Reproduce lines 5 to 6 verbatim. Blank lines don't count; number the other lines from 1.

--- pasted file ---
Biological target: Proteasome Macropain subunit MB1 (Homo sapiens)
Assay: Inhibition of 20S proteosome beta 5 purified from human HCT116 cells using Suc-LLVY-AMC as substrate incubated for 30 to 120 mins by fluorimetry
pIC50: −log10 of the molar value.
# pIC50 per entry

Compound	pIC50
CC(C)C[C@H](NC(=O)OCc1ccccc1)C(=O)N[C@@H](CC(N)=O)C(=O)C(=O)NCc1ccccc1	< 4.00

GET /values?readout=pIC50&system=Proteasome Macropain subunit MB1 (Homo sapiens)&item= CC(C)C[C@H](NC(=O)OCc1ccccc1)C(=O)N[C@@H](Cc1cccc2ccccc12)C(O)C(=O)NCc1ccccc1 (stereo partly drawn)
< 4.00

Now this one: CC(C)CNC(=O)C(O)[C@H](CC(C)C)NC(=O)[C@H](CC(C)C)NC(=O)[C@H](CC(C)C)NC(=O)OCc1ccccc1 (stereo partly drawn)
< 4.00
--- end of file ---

Compound	pIC50
CC(C)C[C@H](NC(=O)OCc1ccccc1)C(=O)N[C@@H](CC(N)=O)C(=O)C(=O)NCc1ccccc1	< 4.00